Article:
As the tide of Yule engulfs us once again, I would like to take a moment to deliver a belated reminder: It is very important to properly care for the sacrificed fir you may recently have taken on as a roommate. Said tree was dead upon arrival in your apartment, but since you forgot to water it for days in a row, maybe it's taken on a disconcerting sickly look. Maybe it's shedding needles left and right, its branches curling in on themselves as if a decorative genius had set them in rollers. Constant vigilance, Christmas comrade, lest you inadvertently build a tinder mountain inside the tissue box you call home.
Local fire and arboreal experts recently advised CBS 2 that tree owners need to cut the bottom off trees before plunking them in water—a quarter of water per inch of trunk diameter, FYI. Also, you'll want to be conscious of placement, because situating your tree in a hot spot (near a window, the radiator, or if you're fancy, a working fireplace) can escalate dryness. Proximity to an aggressive heat source can also work like a balled-up strand of lights on parched branches, torching your beautiful pagan pine in seconds. An annual average of four people died from Christmas tree fires between 2012 and 2016, with $12 million accrued in property damage each year. Typically, all this tragedy came from flames or heat sources placed too close to underwatered trees.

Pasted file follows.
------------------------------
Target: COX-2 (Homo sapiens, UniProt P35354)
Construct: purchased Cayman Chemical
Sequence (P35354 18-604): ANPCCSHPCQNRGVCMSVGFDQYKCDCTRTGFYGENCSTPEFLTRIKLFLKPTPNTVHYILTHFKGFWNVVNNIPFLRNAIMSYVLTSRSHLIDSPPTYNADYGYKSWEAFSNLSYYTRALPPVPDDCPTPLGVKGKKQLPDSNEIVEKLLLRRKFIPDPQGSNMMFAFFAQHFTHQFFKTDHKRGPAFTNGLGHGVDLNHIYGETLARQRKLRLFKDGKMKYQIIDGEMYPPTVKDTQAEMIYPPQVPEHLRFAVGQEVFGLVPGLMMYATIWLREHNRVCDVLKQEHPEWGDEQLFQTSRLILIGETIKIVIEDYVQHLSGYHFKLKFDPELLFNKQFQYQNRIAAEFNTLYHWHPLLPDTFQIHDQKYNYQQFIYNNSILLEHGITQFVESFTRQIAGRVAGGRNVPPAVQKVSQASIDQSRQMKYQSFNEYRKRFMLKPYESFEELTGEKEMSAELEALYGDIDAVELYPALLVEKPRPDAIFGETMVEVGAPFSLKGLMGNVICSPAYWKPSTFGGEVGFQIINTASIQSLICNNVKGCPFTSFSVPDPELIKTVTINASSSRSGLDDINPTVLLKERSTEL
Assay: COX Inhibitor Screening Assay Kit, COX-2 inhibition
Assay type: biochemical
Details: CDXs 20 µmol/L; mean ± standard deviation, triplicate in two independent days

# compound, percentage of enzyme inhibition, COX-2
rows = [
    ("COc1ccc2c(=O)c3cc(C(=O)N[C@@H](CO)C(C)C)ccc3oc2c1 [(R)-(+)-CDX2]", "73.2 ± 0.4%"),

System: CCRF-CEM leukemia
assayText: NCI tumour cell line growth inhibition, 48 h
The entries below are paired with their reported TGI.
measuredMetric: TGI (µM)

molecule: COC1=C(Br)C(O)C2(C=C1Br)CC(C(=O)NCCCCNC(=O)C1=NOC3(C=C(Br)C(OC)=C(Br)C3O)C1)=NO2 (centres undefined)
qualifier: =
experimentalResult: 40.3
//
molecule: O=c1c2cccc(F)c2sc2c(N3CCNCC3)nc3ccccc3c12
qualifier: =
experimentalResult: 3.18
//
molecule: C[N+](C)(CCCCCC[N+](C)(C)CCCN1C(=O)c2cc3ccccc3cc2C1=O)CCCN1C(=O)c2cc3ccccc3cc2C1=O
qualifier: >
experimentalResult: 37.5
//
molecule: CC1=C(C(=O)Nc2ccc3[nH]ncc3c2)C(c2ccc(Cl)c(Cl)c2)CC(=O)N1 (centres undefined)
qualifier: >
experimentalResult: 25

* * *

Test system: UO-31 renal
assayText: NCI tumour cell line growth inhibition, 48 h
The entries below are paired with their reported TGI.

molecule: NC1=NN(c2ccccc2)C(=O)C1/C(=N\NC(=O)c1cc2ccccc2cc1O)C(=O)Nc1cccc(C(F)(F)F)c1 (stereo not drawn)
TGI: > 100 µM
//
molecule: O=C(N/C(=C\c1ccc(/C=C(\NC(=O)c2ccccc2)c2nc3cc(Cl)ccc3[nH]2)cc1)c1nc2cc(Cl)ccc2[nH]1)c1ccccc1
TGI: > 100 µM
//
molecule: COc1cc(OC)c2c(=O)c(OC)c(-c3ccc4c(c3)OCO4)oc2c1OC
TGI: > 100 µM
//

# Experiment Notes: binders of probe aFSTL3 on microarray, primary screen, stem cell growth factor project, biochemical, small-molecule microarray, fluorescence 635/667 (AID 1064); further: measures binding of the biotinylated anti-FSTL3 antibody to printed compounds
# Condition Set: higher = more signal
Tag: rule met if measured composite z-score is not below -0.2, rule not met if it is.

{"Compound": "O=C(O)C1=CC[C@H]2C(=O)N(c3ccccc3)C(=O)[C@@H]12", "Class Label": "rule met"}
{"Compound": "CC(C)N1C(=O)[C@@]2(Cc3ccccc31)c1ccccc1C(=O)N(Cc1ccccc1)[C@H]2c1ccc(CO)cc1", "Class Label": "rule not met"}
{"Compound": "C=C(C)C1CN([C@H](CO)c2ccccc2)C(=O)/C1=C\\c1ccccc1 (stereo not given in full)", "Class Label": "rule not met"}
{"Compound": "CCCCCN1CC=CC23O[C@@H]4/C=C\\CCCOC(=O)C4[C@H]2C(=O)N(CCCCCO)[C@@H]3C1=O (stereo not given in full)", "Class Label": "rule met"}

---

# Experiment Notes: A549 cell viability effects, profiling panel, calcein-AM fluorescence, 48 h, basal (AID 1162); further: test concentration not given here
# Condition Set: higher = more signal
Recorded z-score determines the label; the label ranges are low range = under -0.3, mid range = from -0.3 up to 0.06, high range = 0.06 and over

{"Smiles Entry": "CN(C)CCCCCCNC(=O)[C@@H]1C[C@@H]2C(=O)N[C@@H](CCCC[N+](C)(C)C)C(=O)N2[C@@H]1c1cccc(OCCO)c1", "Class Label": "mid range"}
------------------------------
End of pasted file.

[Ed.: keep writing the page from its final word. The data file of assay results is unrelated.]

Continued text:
As demonstrated in this controlled fire experiment by the National Fire Protection Association, the flames are merciless and can consume an entire room within 30 seconds.
Unconvinced? Watch this suddenly sparked inferno hit the ceiling within four seconds. By the half-minute marker, the room is just a cloud of black smoke underpinned by an angry orange blaze.
Or why not revisit this old chestnut, which I'm pretty sure my father once emailed me in response to an offhand remark about my extremely tentative plans to maybe get a Christmas tree. Classic dad move.
As you will see, an unwatered Christmas tree stands a much better chance of sending your home up in smoke than a watered one does.
Both will ignite, but a hydrated tree will give you more time to grab the fire extinguisher before turning you into a human Yule log.
Also! It is important to keep your Christmas tree refreshed so that when you throw its tired bones on the curb come January, it does not combust when a passerby flicks their cigarette on its brittle corpse. The threat of Christmas tree fires does not pass with the holiday season, friend.
So if you plan to leave town this weekend and you will be leaving a lonely conifer behind, please: Water your miniature Shelby, for all our sakes. And unplug the lights! Merry Christmas, let's light that tree!